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item Carroll, Jeffery - Jeff Carroll

Submitted to: Meeting Abstract
Publication Type: Abstract Only
Publication Acceptance Date: 10/22/2003
Publication Date: 10/22/2003
Citation: Carroll, J.A. 2003. Enhancing neonatal swine performance: a multidisciplinary perspective [abstract]. Invited presentation at the University of Missouri.

Interpretive Summary:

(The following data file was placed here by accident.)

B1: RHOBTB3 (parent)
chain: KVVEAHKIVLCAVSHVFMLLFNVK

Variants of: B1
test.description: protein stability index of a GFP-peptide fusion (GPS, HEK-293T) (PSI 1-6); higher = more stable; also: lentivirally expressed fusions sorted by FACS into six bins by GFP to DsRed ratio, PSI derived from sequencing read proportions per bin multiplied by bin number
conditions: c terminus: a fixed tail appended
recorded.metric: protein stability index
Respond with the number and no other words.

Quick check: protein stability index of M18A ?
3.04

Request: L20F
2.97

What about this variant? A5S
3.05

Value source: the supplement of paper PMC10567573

Technical Abstract: The information to be presented includes our efforts over the last several years to identify nutritional supplements which can be utilized to enhance the immune system of young pigs. Additionally, information on our more recent research activities evaluating the acute-phase immune response in pigs challenged with live bacteria, and our efforts in elucidating the appetite regulatory response in weaned pigs will be presented. Our research efforts on nutritional modulation of the immune system have focused primarily on the use of spray-dried animal plasma and fish oil as nutritional supplements which could provide immunological protection. We have demonstrated that the enhanced growth performance observed with the inclusion of spray-dried plasma in the diet of weaned pigs appears to be associated with immunological protection at the level of the intestinal mucosa. Providing this protection allows nutrients to be diverted away from maintenance of the immune system and towards growth, thus enhancing the overall productivity of the pig. With regard to the use of fish oil in the diets of weaned pigs, our data clearly demonstrate that fish oil supplementation reduces the secretion of various hormones and cytokines associated with the acute-phase immune response when pigs are challenged with an endotoxin. Therefore, these pigs appear to be better equipped to combat the detrimental effects associated with an endotoxin challenge. Collectively, the data from our studies provide evidence that nutritional supplements can be effectively used to enhance the immune capabilities of the young pig. Escherichia coli (E. coli) causes gastrointestinal disease in many species; however, the associated immune response has not been well defined. To address this issue, 22 crossbred pigs were assigned to blood collection (n=10) or rectal temperature measurement (n=12) groups. Blood-collection pigs were non-surgically cannulated one day prior to blood collection. At 0 h, all pigs received a 10 mL oral dose of 240 million colony-forming units of E. coli K88 via a nasogastric tube. Blood collection and rectal temperature monitoring occurred hourly from -1 to 5 h, every 30 minutes from 5 to 8 h, and at 24 h post-E. coli dosing. Serum concentrations of cortisol (CS), interferon-gamma (IFN), tumor necrosis factor-alpha (TNF), interleukin-1beta (IL-1), IL-4, IL-6, IL-8, IL-10, serum amyloid A (SAA), C-reactive protein (CRP), haptoglobin (HG), and lipopolysaccharide (LPS) increased (P < 0.0007) after E. coli administration. Serum concentrations of IL-4 and IL-8 did not change and serum concentrations of TNF were undetectable. While TNF was not associated with increased rectal temperature, positive correlations existed between rectal temperature and CS (r = 0.49; P < 0.0001), IFN (r = 0.29; P < 0.0009), IL-1 (r = 0.45; 0.0001), IL-6 (r = 0.31; P < 0.0003), IL-10 (r = 0.35; P < 0.0001), and LPS (r = 0.29; P < 0.0009). These data indicate that circulating TNF does not play an integral role in the febrile response in pigs challenged with E. coli; however, CS, IL-1, IL-6, IL-10, and IFN may play an important role in initiating and controlling fever. Low feed intake by pigs during weaning leads to a suppression of weight gain and may also increase susceptibility to diseases. Our objective was to characterize the hormonal changes that take place during a feed-deprivation period similar to that commonly observed during weaning in pigs. In Experiment 1, eight barrows were either fed on a continual basis (CON; n = 4) or were feed deprived for 24 h and then re-fed until 30 h (FD; n = 4). Relative serum concentrations of ghrelin tended to be lower in FD pigs at 12 h (P = 0.08) when compared to CON pigs, but greater than CON pigs at 24 and 30 h (P < 0.01). Serum IGF-I was lower in FD pigs from 12 to 30 h as compared to CON pigs (P < 0.05) and increased follow